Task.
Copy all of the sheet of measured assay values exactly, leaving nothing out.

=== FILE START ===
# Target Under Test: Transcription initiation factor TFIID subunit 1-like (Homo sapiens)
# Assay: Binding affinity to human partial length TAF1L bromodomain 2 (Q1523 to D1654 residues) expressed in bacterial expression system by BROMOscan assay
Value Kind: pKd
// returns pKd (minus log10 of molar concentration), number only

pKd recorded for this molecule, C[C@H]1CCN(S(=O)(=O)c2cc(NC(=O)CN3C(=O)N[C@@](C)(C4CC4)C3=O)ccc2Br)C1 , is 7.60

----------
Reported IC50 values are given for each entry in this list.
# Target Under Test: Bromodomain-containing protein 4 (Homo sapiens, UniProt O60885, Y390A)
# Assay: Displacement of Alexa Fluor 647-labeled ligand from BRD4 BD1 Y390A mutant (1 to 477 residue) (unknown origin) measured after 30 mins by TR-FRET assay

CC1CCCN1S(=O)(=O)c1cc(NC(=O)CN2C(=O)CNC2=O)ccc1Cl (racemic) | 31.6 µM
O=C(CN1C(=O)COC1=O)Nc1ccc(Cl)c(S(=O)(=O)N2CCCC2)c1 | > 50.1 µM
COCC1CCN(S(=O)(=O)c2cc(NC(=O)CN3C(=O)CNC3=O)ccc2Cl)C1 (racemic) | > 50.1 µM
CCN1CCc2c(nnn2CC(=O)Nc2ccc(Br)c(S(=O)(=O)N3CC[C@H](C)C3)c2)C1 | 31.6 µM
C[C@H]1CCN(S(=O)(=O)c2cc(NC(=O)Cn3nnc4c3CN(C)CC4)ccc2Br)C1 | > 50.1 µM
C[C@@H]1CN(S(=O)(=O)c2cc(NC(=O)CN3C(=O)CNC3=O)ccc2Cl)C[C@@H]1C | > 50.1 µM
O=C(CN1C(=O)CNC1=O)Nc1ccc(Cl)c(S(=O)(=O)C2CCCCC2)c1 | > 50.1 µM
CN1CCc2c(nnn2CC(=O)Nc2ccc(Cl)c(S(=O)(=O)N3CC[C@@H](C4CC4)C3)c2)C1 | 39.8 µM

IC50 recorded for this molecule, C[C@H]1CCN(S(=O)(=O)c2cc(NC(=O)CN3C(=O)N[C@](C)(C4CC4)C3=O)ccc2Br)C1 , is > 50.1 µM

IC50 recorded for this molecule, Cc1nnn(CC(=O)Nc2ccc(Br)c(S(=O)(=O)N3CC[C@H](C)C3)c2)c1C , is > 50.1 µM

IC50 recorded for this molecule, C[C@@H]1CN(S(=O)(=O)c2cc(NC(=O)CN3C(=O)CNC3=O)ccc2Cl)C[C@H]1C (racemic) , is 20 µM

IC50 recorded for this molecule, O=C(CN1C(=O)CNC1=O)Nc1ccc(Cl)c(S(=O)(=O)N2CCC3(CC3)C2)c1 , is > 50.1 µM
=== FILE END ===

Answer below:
# Target Under Test: Transcription initiation factor TFIID subunit 1-like (Homo sapiens)
# Assay: Binding affinity to human partial length TAF1L bromodomain 2 (Q1523 to D1654 residues) expressed in bacterial expression system by BROMOscan assay
Value Kind: pKd
// returns pKd (minus log10 of molar concentration), number only

pKd recorded for this molecule, C[C@H]1CCN(S(=O)(=O)c2cc(NC(=O)CN3C(=O)N[C@@](C)(C4CC4)C3=O)ccc2Br)C1 , is 7.60

----------
Reported IC50 values are given for each entry in this list.
# Target Under Test: Bromodomain-containing protein 4 (Homo sapiens, UniProt O60885, Y390A)
# Assay: Displacement of Alexa Fluor 647-labeled ligand from BRD4 BD1 Y390A mutant (1 to 477 residue) (unknown origin) measured after 30 mins by TR-FRET assay

CC1CCCN1S(=O)(=O)c1cc(NC(=O)CN2C(=O)CNC2=O)ccc1Cl (racemic) | 31.6 µM
O=C(CN1C(=O)COC1=O)Nc1ccc(Cl)c(S(=O)(=O)N2CCCC2)c1 | > 50.1 µM
COCC1CCN(S(=O)(=O)c2cc(NC(=O)CN3C(=O)CNC3=O)ccc2Cl)C1 (racemic) | > 50.1 µM
CCN1CCc2c(nnn2CC(=O)Nc2ccc(Br)c(S(=O)(=O)N3CC[C@H](C)C3)c2)C1 | 31.6 µM
C[C@H]1CCN(S(=O)(=O)c2cc(NC(=O)Cn3nnc4c3CN(C)CC4)ccc2Br)C1 | > 50.1 µM
C[C@@H]1CN(S(=O)(=O)c2cc(NC(=O)CN3C(=O)CNC3=O)ccc2Cl)C[C@@H]1C | > 50.1 µM
O=C(CN1C(=O)CNC1=O)Nc1ccc(Cl)c(S(=O)(=O)C2CCCCC2)c1 | > 50.1 µM
CN1CCc2c(nnn2CC(=O)Nc2ccc(Cl)c(S(=O)(=O)N3CC[C@@H](C4CC4)C3)c2)C1 | 39.8 µM

IC50 recorded for this molecule, C[C@H]1CCN(S(=O)(=O)c2cc(NC(=O)CN3C(=O)N[C@](C)(C4CC4)C3=O)ccc2Br)C1 , is > 50.1 µM

IC50 recorded for this molecule, Cc1nnn(CC(=O)Nc2ccc(Br)c(S(=O)(=O)N3CC[C@H](C)C3)c2)c1C , is > 50.1 µM

IC50 recorded for this molecule, C[C@@H]1CN(S(=O)(=O)c2cc(NC(=O)CN3C(=O)CNC3=O)ccc2Cl)C[C@H]1C (racemic) , is 20 µM

IC50 recorded for this molecule, O=C(CN1C(=O)CNC1=O)Nc1ccc(Cl)c(S(=O)(=O)N2CCC3(CC3)C2)c1 , is > 50.1 µM